So if there is a check ark that means the tool is already out there. Suppose there are tools you know you're not going to use. You can use close some of these so you don't have to even look at them. For instance, looking here at the Advanced Editing toolbar I can see that I've got my Article tool. Let's suppose I'm never going to create an article. By clicking Article tool it will remove that from the toolbar and give me more space to be able to see the other toolbars. Now looking on the right you're going to see that the Tasks toolbar and when I hit all the buttons that you first originally saw, the words are gone. And you can see Create here, simply because when it can't fit it, it tries its best to kind of close some of these, like the words.
If I right-click on let's say the Create out here and take a look and you'd able to see once again that I can change these. When you work with toolbars a lot of things we can do here. If you look where it says Show All tools, that's a way for you by right-clicking or Ctrl+Clicking on Mac to see every toolbar available. I usually don't suggest this, but it'll put them all out there. And after you work with your toolbars for a little while, sometimes these can be kind of harried up here, a little bit of a mess. So you can clean them up pretty easily by right-clicking or Ctrl+Clicking to see the context menu. You can reset your toolbars. Choosing Reset toolbar will basically reset them back where they were.
You can see the toolbar right there. It still has everything out there. If I would do it over here to this one, the Advanced Editing toolbar, I had closed the Article tool. By right-clicking or Ctrl+clicking on Mac, I can Reset the toolbar, it will reset it to its default appearance. You can see the Article tool came back out there. A lot of things in Acrobat you're going to find you can either go to a menu item like we saw up under the menus, under View, Toolbars. We have a lot of menu items we can use and you will see the same commands under here as well as right-clicking somewhere to get a context menu or Ctrl+Clicking on the Mac platform.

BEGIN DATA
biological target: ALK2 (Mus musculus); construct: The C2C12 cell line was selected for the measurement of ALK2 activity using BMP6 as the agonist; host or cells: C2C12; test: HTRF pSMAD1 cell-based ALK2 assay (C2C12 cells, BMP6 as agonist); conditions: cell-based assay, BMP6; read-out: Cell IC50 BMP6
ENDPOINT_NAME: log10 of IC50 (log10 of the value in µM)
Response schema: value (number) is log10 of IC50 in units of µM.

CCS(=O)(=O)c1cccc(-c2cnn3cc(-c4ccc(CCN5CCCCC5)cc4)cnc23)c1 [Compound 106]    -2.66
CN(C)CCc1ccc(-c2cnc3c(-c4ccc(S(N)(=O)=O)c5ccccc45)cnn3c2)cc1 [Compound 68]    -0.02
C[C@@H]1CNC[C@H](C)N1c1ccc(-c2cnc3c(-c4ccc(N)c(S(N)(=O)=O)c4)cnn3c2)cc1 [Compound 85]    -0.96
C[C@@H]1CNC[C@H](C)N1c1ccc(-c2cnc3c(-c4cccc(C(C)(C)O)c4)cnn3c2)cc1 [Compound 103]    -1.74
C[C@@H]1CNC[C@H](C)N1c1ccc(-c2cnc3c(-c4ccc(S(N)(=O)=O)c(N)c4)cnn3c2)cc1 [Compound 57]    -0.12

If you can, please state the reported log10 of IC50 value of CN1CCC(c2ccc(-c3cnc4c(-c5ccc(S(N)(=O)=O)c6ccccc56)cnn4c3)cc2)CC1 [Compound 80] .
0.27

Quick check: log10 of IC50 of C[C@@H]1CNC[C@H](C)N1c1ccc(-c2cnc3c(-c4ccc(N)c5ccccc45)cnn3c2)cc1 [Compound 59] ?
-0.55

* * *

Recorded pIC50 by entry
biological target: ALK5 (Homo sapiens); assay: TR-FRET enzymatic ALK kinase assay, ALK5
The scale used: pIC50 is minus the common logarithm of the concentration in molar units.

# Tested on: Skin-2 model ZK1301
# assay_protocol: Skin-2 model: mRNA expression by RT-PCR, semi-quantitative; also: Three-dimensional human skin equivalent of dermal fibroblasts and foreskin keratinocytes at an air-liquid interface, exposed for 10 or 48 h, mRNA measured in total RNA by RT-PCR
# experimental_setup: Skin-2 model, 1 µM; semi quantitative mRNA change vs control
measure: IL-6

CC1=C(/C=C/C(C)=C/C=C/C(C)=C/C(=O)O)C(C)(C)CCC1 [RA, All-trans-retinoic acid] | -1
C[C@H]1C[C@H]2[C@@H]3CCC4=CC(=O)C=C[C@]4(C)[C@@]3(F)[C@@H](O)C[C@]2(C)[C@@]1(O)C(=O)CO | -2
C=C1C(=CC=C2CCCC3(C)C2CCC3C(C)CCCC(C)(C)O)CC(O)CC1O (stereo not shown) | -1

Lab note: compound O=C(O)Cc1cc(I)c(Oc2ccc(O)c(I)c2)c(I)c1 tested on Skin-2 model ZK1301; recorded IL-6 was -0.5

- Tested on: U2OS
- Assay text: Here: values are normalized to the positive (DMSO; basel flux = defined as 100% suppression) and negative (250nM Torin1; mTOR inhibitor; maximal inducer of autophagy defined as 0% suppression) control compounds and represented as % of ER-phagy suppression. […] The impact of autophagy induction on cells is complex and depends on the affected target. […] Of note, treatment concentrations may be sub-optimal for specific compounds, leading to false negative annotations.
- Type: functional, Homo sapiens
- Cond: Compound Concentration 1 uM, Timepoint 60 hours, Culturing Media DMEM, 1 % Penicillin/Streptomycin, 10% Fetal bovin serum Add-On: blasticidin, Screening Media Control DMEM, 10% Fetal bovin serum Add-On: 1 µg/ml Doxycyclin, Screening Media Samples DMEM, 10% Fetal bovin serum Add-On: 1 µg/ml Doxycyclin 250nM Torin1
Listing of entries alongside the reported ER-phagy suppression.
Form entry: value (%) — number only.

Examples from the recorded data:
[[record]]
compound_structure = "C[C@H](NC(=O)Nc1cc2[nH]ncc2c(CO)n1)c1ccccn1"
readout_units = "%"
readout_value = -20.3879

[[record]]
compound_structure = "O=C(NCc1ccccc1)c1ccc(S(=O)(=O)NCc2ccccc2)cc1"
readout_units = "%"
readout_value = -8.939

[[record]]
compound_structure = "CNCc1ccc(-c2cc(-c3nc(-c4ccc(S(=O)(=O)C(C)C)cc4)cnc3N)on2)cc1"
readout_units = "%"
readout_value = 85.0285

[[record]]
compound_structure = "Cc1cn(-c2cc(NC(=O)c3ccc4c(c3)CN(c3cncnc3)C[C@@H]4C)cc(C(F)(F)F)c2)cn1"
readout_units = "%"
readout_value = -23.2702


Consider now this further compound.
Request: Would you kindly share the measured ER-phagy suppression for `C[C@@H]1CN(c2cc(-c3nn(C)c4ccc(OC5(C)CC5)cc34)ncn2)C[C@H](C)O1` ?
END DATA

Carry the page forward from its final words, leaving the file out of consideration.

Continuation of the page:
One of things that we could do as well that we can't do out on the toolbars in the menus here up in the View menu is the ability to see what's called Hide Toolbars. Now Hide Toolbars is nice quick shortcut, allow you to just simply hide them when you're trying to see more of your document. We can also lock the toolbars. Lock Toolbars. You can't move them, you can't edit them. As well as Button Labels. This is a really important one. Button Labels, when you see toolbars out here you have the ability to go in and change if there are words on the buttons. So what we are going to do right now is I'm going to reset the toolbars. So coming to Reset Toolbars here. I'll choose that. What that does is it actually resets them back exactly where they were when you first opened Acrobat.
Now you notice in the Tasks toolbar up here you will see the words, Create, Combine, Collaborate, Secure, Sign, etcetera. If you want to save screen real state here, not have to see those words once you get used to these, you can hide those. They are the actual terms. By coming under View, I come under here to toolbars, I could see it says Button Labels. The Button Labels right now are set on default. I can show all labels for every single tool, which will give me a brief description of what that tool does, or I can say no labels by choosing No Labels. Choose No Labels and you can see it actually hides the labels.
This is great for saving or conserving screen real estate to be able to see more of the tools that you want to access. So with toolbars there is a lot of creative energy here that we can use to get these exactly where you need them, and the reason why I would do that is because you may want to work a little bit faster and have the tools available so you don't have to go searching for them. Now that you have seen how the toolbars work, by using them a little bit more effectively you can set yourself up for the ability to work faster in here, and it's a little bit smarter. So you can show the tools you need to show and if you don't know what you need to show right now, you can leave them at their default states.
Later on as you get a little bit more comfortable, come in here, you can start to change these up a little bit and I'm sure you will. To help you work a little bit faster, little bit smarter later on down the road.
- Understanding the difference between Adobe Reader and the Acrobat family
- Creating PDFs from Office files, web pages, scanned pages, and other Adobe files
- Creating bookmarks and links
- Exporting and batch-process exporting to other formats
- Annotating PDFs and attaching files or audio comments
- Using Buzzword in various PDF workflows
- Setting encryption, passwords, and other security features